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DEFIANT IN DENVER
Lee Jenkins
March 14, 2011
Losing a superstar is normally a disaster in the NBA. But no one told that to the surging post-Carmelo Nuggets, who have finally become a team its coach can love
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March 14, 2011

Defiant In Denver

Losing a superstar is normally a disaster in the NBA. But no one told that to the surging post-Carmelo Nuggets, who have finally become a team its coach can love

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For the first week post-Anthony, the Nuggets did not use the same starting lineup twice. They did not have the same leading scorer twice. They didn't run more than 10 different plays. In a timeout against the Celtics, Karl told them to play "crazy fast." In a huddle against the Trail Blazers, he couldn't identify anybody to take the ball out-of-bounds. He went with the point guard, assuming the point guard could pass. He joked that nobody could prepare for the Nuggets because nobody knew what they were going to do, himself included.

By Week 2 they had a lineup, though not a rotation. They were up to 15 plays, though not everybody could remember them all. They were looking forward to a four-day break starting on March 6, which they came to call "training camp." Karl will not be turning any more practices over to his assistants. "Oh, no," he says. "There are too many exciting days." He compares the NBA with Microsoft; this operation is a start-up.

The Nuggets have no stars and no scrubs, eight players who average double figures in points and 12 who average double figures in minutes—a recipe for a mutiny. Felton signed as a free agent with the Knicks last summer, became a co-captain, nearly made the All-Star team and is now backing up Lawson, whom he once hosted on a recruiting visit to North Carolina. Karl estimates that he has at least two meetings per day with players asking for more minutes. "It's called competition," he tells them. He could never bench Anthony for jogging back on defense. Now he can bench the first guy to break stride.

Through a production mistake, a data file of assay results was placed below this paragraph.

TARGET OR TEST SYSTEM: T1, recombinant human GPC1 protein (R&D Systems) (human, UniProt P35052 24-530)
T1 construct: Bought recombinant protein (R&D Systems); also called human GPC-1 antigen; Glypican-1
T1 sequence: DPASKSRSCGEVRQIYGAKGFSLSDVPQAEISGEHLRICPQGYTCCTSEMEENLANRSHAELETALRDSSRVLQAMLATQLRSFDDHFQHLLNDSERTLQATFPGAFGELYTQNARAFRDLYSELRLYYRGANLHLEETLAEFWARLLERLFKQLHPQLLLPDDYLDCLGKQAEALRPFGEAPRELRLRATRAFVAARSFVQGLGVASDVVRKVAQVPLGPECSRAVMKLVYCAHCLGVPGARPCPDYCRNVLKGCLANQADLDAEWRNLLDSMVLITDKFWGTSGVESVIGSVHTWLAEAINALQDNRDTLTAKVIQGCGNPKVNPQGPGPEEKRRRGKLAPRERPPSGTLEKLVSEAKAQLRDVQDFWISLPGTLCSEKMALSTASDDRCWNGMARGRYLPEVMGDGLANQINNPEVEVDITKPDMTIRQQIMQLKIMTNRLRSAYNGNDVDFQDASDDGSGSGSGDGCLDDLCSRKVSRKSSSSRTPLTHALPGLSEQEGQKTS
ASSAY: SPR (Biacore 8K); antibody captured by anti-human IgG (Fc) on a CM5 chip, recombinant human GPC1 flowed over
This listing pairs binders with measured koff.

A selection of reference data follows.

Karl concedes that the winner of an NBA trade is the team that winds up with the best player, but he won't concede who that player will be. Maybe one of the exiled Knicks who hasn't developed yet, he suggests, or one of the holdover Nuggets who had been forced to suppress his game. He mentions Afflalo, 25, a 6'5" defensive stopper tied for the best true shooting percentage among two guards in the league; he was averaging 12.9 points on 9.2 shots at week's end. In Anthony's last game at the Pepsi Center, Afflalo scored 19 points in the fourth quarter and beat the Mavericks at the buzzer. Once Anthony left, Afflalo closed out the Celtics and did the same to the Jazz. "Maybe we do have a go-to guy," says assistant coach Chad Iske, "and we don't know it yet and he doesn't know it yet."

The franchise is moving on from the Anthony era, quickly and gracefully, after months of bracing for his departure. Attendance at the Pepsi Center is almost unchanged. Who needs Melo? chants are more common than organ music. There is no jersey burning. There is no need. "I don't like those superstar deals anyway," says Vicki Ray, a Nuggets fan who greets players at the parking lot with handmade signs and has done so for all but two games in the past 18 years. "These guys play hard. They play defense. That's what the sport is supposed to be about."

Denver heads into spring with the fury of a small market scorned. Karl whispers in players' ears, "Are you ready for the playoffs? Are you ready to win a round in the playoffs?" His catchwords, like team-ness and one-ness, do not sound so funny anymore. "It's about the five," Afflalo says. "I think people will appreciate a group rather than individuals."

Karl is not claiming that they are better than the Knicks, or better than the Western Conference elites or even better than they were with Anthony. He is just heeding the wisdom of little Kaci Grace: He likes his teme.

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Read more on pro basketball from Lee Jenkins and Ian Thomsen at SI.com/nba

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